Reflections of Hog Creek

Written By: Brandon  Missig

The drive east to the house in Clearwater Beach always felt so long despite the fact that it never took longer than an hour and a half to get there. If my three sisters didn’t manage to fall asleep, the back seat of the family van would inevitably dissolve into disorder. This was before the time when every car came with a DVD player installed, before kids evaded boredom with mp3 players and portable gaming devices. The only entertainment we had for the drive was whichever book we intended to finish during our visit and wistfully looking out the window. Our collective anticipation of a week in bliss ensured that Sunrise Highway extended indefinitely.

My grandfather began searching for property in the Hamptons in the 70s. He made a living and raised a family of three by building houses throughout Long Island. In 1979 he incorporated the Em Scott Construction Company Inc. and shortly after, he bought a few acres of land on Hog Creek just off Gardiners Bay. His hands have that distinct feel of leather familiar among many tradesmen. His most distinct quality is that while he certainly takes pride in the results of his labor, he allows everything that he has created to testify for his accomplishments on their own. I have not once heard him boast. My grandfather’s placid modesty is astonishing considering how many of his children and their children sleep under a roof he built. The house in Clearwater serves as a gathering point for our family every summer.

This house was the ideal escape from the rush of life back home. For many years the most sophisticated piece of technology in the house was a tube television with a combination VHS and DVD player. On rainy days we would break out a crate of Legos, a deck of cards, and a chessboard for entertainment while binge watching Disney movies. The house was entirely furnished with antiquated pieces of furniture moved from my great-grandmother’s house after her passing. Hanging off the back deck were numerous walls of buoys found from years of scanning the shores of islands that encapsulate Gardiners Bay. This was one of those places you visited to feel comfortably frozen in time. To experience and share the ultimate satisfaction within a moment entirely devoid of want.

The caravan for this trip east consisted of my father, stepmother, three sisters and myself, the older brother. When we arrived at the house, my grandparents would already be there often with sandwiches and iced tea prepared to help us settle in. While the adults unpacked the car, prepared bait to fish, my sisters and I all got changed into our bathing suits and impatiently applied sunscreen. From the back deck you could see Hog Creek glittering, just over 100 feet away.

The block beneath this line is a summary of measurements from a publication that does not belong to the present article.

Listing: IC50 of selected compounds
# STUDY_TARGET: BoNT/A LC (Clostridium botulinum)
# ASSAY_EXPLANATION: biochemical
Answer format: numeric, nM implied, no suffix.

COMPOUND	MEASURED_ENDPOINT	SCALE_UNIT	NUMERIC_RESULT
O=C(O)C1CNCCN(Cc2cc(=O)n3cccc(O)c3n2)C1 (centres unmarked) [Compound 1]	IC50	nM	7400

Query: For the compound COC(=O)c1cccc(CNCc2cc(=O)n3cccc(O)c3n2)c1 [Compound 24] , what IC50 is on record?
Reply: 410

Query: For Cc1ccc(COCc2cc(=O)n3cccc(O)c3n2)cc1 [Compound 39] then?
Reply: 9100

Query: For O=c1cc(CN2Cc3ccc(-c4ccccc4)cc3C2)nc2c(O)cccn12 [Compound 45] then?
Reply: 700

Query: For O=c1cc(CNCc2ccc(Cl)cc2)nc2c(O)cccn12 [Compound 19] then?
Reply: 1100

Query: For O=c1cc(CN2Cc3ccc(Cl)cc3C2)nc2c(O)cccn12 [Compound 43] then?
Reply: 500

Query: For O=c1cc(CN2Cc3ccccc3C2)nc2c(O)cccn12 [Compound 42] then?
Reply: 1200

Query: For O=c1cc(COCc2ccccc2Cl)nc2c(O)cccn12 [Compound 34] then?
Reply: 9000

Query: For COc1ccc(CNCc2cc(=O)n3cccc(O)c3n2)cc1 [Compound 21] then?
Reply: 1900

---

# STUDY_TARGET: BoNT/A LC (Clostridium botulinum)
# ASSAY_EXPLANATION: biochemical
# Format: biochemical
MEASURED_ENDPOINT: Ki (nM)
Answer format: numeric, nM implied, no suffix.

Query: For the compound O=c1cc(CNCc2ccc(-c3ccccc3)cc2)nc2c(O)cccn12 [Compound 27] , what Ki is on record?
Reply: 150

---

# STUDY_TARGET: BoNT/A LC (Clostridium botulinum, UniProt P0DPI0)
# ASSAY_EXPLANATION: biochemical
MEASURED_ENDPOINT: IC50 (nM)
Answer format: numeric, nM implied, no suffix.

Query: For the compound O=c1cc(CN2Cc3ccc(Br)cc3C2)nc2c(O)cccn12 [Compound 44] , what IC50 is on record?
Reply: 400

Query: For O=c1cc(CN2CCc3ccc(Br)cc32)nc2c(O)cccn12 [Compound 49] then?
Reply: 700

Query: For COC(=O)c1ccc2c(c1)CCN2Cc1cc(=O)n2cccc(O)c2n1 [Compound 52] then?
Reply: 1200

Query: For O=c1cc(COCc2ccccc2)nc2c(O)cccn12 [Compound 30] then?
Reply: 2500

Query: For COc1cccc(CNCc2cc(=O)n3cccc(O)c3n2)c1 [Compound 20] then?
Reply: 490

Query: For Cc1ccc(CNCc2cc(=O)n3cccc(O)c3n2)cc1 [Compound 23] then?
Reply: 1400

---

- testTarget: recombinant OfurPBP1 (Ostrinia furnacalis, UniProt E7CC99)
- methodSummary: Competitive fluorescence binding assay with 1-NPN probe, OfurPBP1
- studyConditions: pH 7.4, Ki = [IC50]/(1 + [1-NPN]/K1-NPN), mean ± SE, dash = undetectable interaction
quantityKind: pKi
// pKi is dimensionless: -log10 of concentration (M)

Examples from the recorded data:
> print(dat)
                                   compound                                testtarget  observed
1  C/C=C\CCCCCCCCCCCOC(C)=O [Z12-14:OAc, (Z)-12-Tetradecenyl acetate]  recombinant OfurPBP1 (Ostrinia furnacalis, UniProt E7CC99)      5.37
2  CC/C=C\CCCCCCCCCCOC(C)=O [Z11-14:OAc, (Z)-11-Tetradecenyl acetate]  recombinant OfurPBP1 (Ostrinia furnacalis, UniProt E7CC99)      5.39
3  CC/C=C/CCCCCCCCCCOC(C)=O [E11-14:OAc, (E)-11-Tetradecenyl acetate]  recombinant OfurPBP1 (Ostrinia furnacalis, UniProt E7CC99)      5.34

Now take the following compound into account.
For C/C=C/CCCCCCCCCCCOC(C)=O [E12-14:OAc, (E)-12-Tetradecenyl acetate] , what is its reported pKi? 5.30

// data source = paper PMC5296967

My sisters, Callie, Emma and Jilly, were three, five and nine. Needless to say, they were in constant competition. As the older brother it was my duty to do everything they did, except better. My oldest sister, Jilly, was finally getting to the age where she could almost keep up with me.  Almost. The moment the sunscreen had soaked in, the race began.

My feet hit the dirt stretch leading to the dock as I heard my sisters yelling at me to wait for them. I snatched a paddle with one hand and a casting rod with the other before starting to sprint for the sailing dinghy we used as a paddle boat. For a moment the stomp and crunch of their small feet crushing sticks and leaves behind me made me fear that they would overcome me and reach the boat first. This would have resulted in tremendous damage to my brotherly ego, but fortunately the distance between us grew as I approached the water. I tossed the paddle and rod into the dinghy, lifted the anchor off of the shore, pushed the boat into the water and lunged onto it just as they reached the edge of the creek. My sisters piled into the water, shouting and desperately wading toward me. I only had moments to slide the daggerboard into the center slot and begin paddling out of their reach. It was there in the center of the creek, far away from their frustrated splashing, that I would toss the anchor into the water with unrestrained fulfillment.